John F. Kennedy

50 years on: RFK's death "was the death of hope"

In his last hours, Sen. Robert F. Kennedy talks with reporters at the Ambassador Hotel in Los Angeles. (Bill Eppridge/LIFE Picture Collection/Getty Images)

Tuesday marks 50 years since the assassination in Los Angeles of senator and presidential candidate Robert F. Kennedy, age 42, who had been attorney general for his brother, President John F. Kennedy. David M. Shribman, executive editor of the Pittsburgh Post-Gazette and former Washington bureau chief of The Boston Globe, has a Globe front-pager today:

"For 12 weeks he traveled the country, up and down the coasts, to Indiana the day Martin Luther King Jr. was killed; to Nebraska, where he won a vital primary in a devoutly conservative state; to Oregon, where he suffered the first political loss by any member of his family; and then to California, where he vowed to go on to the Democratic convention 'and let’s win there,' only to walk through a hotel kitchen where it all — the campaign against a long war, the campaign for a new sense of national purpose — tumbled to an end with an outstretched arm and spray of gunfire."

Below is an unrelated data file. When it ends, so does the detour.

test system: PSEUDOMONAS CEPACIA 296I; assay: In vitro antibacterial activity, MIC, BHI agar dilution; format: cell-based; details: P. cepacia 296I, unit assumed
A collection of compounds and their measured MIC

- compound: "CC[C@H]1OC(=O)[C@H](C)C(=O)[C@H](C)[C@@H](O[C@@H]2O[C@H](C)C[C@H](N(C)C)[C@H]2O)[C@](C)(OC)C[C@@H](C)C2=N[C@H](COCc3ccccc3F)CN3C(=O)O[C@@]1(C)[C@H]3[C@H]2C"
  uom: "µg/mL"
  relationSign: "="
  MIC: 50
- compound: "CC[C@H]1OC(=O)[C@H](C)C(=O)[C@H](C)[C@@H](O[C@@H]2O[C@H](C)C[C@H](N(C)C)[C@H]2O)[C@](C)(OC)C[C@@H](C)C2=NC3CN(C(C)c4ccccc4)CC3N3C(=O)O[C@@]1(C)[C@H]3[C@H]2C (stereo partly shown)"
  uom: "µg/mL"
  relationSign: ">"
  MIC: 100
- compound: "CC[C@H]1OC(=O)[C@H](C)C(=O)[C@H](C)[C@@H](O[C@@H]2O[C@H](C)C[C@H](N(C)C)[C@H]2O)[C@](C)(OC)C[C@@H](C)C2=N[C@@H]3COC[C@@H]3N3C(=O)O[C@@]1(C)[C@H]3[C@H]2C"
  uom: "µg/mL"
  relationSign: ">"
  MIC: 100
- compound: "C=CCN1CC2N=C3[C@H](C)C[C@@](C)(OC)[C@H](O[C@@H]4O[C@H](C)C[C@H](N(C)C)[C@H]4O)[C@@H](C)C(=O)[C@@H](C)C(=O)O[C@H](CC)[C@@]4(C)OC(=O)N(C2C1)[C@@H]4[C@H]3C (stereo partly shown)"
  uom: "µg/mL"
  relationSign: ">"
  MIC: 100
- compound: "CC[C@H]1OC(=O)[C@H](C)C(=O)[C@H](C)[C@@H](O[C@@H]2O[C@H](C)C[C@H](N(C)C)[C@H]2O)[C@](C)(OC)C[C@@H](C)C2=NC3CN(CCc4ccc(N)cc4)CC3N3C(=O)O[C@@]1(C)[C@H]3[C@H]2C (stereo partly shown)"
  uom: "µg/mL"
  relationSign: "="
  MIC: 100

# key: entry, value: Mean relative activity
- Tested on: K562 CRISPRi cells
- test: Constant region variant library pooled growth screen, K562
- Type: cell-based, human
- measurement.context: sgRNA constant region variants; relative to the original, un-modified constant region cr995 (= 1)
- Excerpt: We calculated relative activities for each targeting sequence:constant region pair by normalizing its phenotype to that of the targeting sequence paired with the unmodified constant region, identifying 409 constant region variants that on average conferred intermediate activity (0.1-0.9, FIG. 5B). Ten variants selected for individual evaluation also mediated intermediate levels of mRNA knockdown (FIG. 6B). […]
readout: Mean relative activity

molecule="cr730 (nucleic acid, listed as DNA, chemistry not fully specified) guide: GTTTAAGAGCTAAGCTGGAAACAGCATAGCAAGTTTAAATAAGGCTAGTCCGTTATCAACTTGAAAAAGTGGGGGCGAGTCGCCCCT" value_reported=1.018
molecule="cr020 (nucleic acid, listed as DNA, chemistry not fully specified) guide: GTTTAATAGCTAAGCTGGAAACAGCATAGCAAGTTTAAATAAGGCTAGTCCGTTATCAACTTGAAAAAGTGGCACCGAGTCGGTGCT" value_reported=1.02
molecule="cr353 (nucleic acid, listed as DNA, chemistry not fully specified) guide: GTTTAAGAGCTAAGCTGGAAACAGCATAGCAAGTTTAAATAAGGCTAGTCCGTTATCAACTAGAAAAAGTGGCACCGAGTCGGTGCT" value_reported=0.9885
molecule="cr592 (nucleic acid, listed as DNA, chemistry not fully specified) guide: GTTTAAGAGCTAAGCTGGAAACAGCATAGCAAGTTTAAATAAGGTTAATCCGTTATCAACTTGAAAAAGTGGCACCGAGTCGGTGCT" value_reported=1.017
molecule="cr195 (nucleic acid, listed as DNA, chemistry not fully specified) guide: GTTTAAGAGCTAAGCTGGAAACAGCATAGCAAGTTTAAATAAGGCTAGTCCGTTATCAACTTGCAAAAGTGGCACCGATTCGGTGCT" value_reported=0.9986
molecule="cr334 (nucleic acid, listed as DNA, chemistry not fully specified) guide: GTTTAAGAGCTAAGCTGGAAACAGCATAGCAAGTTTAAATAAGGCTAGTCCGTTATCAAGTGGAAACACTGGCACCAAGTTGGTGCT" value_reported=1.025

50 years after RFK's visit to Appalachia

Sen. Robert F. Kennedy (D-N.Y.) stoops to chat during a visit to a one-room schoolhouse on Feb. 13, 1968, during a two-day tour of eastern Kentucky's poverty pockets. Photo: Bettmann Archive

Starting in 2004, Appalachian counties filled with Kennedy Democrats began to shift Republican during presidential races. "And in 2016, Donald Trump carried each with 70% to 80% of the vote," USA Today's Rick Hampson writes from Barwick, Kentucky.

Why it matters: "What was Kennedy country is Trump country. Children of Kennedy Democrats are Trump Republicans."